Early in the 90s, DJ Blaze career stepped up to another level, when we began working in the formal music industry. Again underpinned by his belief in taking hip-hop to as many people as possible, Blaise undertook several projects including freelance promotion and consulting for Warner Bros. SA, Polygram Records (now Universal), Sony (Blaise helped co-ordinate and promote the platinum selling album, The Fugees – The Score) and BMG Africa (co-coordinating, promotion and DJing for the national Funk Da Nation tour).

1995 was a hectic year for Blaze – not only did he win the South African mixing and scratching DJ competition but he began working full-time for BMG Africa as a promotions officer, before moving into marketing and product management. Before long, Blaise had carved out a niche for himself as the hip-hop expert in The SA music industry and in his four and a half years at BMG, worked with both domestic artists (among the Funny Carp who reached gold status) and international product (in 1999 Blaise headed for New York to an international strategic marketing meeting for Puff Daddy’s Forever album).

At the same time, DJ Blaze’s DJ career went supersonic: in 1997 he was part of a Friday night Mix show on 5FM with Tich Mataz and in 1999 initiated one of the few hip-hop mix shows on radio – specifically on YFM with DJ Fresh. Aside from the regular club appearances, DJ Blaze has also played at several high-profile events including the FUBU International fashion show – acting as the very successful events music co-director as well. At the 2001 Face Of Africa finals at the Sun City Super Bowl where Blaze acted as music co-director and spun the discs as the finalists in the continent-wide model search took to the ramp.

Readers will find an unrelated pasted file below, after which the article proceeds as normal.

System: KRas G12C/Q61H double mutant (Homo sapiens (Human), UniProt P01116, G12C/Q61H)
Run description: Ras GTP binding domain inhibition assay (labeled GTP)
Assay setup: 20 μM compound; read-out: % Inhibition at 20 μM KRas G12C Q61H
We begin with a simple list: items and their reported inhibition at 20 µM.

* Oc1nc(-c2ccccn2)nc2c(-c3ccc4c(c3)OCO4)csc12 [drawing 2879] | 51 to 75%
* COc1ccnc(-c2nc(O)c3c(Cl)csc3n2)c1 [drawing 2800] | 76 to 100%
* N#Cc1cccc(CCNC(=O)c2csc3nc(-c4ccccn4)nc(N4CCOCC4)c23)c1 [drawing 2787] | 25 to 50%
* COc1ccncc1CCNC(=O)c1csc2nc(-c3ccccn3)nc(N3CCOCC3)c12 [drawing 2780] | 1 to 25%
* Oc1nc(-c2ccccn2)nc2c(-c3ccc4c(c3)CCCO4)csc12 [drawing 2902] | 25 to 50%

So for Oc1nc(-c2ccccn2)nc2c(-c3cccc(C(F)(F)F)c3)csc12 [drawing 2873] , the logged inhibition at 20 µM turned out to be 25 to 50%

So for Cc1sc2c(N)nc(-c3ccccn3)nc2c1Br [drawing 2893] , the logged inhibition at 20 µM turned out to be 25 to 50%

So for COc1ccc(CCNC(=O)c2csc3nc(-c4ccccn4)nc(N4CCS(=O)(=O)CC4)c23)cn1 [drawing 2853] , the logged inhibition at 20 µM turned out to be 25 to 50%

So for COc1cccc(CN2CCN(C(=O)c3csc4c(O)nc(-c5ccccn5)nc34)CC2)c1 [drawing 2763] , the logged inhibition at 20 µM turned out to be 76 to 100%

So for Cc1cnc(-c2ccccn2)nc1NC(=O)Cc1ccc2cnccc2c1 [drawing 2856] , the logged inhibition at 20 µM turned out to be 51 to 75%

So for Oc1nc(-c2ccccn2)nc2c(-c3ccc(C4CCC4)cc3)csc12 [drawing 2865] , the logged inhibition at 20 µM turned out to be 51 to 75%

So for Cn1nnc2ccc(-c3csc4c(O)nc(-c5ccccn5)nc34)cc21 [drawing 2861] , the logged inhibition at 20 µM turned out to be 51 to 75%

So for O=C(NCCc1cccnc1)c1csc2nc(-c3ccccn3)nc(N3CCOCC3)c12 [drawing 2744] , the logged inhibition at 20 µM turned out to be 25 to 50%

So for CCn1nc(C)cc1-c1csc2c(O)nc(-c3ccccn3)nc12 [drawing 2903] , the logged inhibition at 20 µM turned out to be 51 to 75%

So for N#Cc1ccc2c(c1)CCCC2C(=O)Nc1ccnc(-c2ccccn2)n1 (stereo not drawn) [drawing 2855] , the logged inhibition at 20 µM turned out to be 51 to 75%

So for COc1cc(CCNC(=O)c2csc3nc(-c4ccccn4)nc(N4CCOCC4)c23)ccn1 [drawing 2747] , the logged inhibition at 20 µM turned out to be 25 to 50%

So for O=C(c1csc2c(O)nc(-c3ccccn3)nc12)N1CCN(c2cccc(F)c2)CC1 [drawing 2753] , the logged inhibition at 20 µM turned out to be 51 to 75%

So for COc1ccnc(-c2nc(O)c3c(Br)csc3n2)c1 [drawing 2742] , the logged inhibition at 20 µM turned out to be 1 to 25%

As the most respected hip-hop DJ in Gauteng, DJ Blaze is a fixture at the big hip-hop events in the region – from the Peace In The Hood event to YFM’s Birthday Bash. And if there’s a turntable battle to be had, expect to see Blaze in the area! Together with the Chop Su Crew (Bionic and Mista Big) Blaze is one of the most highly visible DJs in SA.

“I love DJing” Blaise says “I love to see the reaction of people on the dance floor when you play great songs and keep raising the energy. I think I’ve mastered the process by now, you know, just to keep rocking the joint with the funkiest hip-hop and R&B club bangers. It’s like writing music, but with other peoples records!”

After close to 20 years living the hip-hop life, working in the formal music business and hanging out in various hoods to stay in touch (“Its better that the movies because it’s the genuine thing”) this gym-mad, science and math’s loving, musically trained, basketball playing individual is the real deal. When it comes to accessing the underground, the street level or the professional hip-hop community (DJ’s, clubs, media, radio stations), DJ Blaze is your man.